Between 10 Million and 20 Million Fans Ripped Off Wilder-Fury II, Piracy Symptom of Larger Problem
“Extraordinarily high theft” of the heavyweight title rematch between Deontay Wilder and Tyson Fury on February 22nd resulted in a depressed PPV sales total (estimated to be between 800,000 and 850,000 buys). VFT Solutions’ Wayne Lonstein (a source who admittedly would benefit from talk of rampant piracy) said that his company tracked between ten million and twenty million “live views of the fight on major social media platforms” and another ten million views in the immediate aftermath of Fury's victory. While piracy is certainly problematic for broadcasters, promoters and fighters alike, Eleven Sports’ Chief Strategy Officer Frank Golding explained that illegal streaming is actually symptomatic of a larger issue; “the service being offered does not represent the value sought by the consumer. Solve that problem and the symptom goes away."
Howie Long-Short: Golding insists that "on balance, people want to pay for products and services they perceive to hold great value.” He cited iTunes' success in converting Napster (and other MP3 program) users into customers as a prime example of how adding value to a product or service (think: provided a catalog system, protected listeners against viruses) can change consumer behavior. It reasons to believe that if ESPN and FOX Sports gave fight fans more for their money, more fans would have bought the PPV. If Lonstein's numbers are accurate, there were "at least ten million - possibly as many as twenty million - additional fans willing to pay something. Imagine if [ESPN & FOX Sports] got just $2 from every streamer, that would be an extra $20 million to $40 million in revenue" (or +/- 2/3 of the total number generated in PPV buys).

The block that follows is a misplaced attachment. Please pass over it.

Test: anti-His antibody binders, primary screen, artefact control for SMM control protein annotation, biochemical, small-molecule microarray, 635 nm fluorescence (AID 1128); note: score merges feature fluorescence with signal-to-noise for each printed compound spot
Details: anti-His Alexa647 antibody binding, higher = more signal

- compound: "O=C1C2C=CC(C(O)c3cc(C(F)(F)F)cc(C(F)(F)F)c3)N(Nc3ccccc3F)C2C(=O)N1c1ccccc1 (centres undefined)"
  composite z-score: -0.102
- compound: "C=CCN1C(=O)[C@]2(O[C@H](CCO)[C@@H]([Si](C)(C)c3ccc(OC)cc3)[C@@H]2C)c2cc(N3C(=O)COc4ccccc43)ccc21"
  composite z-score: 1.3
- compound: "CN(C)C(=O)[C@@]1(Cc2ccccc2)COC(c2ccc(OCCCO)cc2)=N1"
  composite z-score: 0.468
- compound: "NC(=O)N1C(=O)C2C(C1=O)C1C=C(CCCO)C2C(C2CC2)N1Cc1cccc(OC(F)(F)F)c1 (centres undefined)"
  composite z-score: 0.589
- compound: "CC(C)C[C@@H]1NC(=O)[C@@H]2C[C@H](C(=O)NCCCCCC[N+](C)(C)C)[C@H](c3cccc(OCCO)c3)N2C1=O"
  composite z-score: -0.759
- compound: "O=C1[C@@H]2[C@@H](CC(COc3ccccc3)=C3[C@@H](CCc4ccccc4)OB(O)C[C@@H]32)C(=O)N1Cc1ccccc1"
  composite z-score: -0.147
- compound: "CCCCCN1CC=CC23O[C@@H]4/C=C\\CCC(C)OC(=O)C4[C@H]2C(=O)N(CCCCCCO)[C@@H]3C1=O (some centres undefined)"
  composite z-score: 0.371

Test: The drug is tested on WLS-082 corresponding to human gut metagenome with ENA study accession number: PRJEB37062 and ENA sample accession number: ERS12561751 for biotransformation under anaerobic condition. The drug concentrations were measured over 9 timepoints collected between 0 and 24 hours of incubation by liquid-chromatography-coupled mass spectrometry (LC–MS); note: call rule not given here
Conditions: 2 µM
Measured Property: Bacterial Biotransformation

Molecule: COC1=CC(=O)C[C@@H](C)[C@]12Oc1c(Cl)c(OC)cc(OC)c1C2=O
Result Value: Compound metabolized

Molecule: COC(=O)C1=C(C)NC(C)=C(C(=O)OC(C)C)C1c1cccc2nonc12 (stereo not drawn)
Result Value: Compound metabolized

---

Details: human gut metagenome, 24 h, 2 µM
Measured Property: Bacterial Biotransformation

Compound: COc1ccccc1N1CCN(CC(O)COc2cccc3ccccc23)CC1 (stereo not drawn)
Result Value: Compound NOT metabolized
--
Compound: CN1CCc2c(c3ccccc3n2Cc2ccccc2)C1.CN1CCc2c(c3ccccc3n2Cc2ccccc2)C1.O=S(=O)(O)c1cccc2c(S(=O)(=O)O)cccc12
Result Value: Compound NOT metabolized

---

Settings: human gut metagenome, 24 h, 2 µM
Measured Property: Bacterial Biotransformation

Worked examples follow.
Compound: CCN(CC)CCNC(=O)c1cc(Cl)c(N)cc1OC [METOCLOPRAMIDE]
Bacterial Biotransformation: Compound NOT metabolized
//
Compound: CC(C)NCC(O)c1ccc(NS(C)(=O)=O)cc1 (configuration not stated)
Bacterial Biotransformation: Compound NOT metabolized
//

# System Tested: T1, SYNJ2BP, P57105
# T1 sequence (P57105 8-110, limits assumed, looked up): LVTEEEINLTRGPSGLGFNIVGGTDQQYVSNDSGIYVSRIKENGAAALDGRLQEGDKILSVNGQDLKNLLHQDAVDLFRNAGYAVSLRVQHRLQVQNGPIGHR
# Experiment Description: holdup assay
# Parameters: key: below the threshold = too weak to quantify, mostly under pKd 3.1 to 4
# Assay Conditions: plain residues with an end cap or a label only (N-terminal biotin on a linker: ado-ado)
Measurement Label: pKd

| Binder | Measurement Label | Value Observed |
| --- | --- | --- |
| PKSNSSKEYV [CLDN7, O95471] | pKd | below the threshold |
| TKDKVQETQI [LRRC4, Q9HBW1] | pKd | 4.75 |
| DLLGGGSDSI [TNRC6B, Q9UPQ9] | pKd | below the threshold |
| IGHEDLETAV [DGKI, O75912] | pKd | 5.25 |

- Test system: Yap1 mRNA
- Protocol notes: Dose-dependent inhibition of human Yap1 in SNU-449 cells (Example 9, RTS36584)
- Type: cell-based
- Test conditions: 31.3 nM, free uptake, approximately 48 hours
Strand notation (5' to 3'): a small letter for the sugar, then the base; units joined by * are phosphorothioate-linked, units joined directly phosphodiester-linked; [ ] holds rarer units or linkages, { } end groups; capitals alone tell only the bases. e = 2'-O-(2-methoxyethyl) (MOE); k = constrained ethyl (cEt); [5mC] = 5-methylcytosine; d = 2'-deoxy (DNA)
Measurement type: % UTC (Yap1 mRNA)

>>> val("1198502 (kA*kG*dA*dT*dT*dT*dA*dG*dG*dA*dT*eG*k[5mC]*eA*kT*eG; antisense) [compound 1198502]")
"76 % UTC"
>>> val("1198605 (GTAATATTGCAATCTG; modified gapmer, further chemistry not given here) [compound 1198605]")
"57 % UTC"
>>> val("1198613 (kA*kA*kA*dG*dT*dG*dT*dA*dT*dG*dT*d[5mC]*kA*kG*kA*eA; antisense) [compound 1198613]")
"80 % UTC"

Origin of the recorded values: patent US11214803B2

The current sports PPV landscape is “not too dissimilar” from the computer software business of the late 90s, when people were pirating programs and the black market was supposedly costing the industry millions - if not billions - of dollars. But Golding says there is a flaw in that logic. "The majority of those who pirated the stream - like those who bought bootleg software - were unwilling to pay full price."
With so much money at stake, it’s fair to wonder why rights holders aren’t taking a more defensive stance against those who are stealing their content. The digital sports media executive says it’s simply a matter of optics (i.e. suing fans would not be good for business) and doing so would more than likely just result in the “Streisand effect” taking place.
With preventative measures limited in their efficacy (though the technology continues to improve), broadcasters need to either develop new products that encourage the legal consumption of content (keep reading) or have the stomach to use the high-quality programming as a loss-leader until consolidation within the space begins. The NYT, which began to aggressively paywall content in the early 2010s causing traffic and ad revenues to decline, has since found prosperity in digital subscriptions as other newspaper businesses have died out.
Maintaining a dynamic pricing system would have helped ESPN and FOX Sports to combat the piracy that occurred. It's likely that many of the people who illegally streamed the fight watched with subpar video quality. If the level of production provided on a $79.99 PPV is not necessary for all viewers, why not provide those individuals a more basic offering and attempt to monetize them at a lower price point. Similarly, there is likely a portion of the audience that would be willing to pay a few extra dollars for a broadcast with some additional features (think: chat room, advanced stats, alternative audio options). Offering access to the fight at a steep discount after round 6 or a single round (perhaps the 12th) for a few bucks are other ways rights holders could potentially convert some of those streaming illegally into paying customers.
Giving viewers a couple of free rounds for might be another solution worth exploring (yes, I'm well aware that a fight could end early and that it would be a risky endeavor). It’s simply a matter of tapping into the human psyche. “Once a consumer buys in a little, it becomes a lot easier to convince them to buy into something big.”
If a broadcaster isn’t going to get a fan to buy the PPV, targeting those watching illegally and offering them high-quality highlights packages - at no cost - makes sense. Rights holders could "throw pre-roll ads on the clips and capture some additional revenue."
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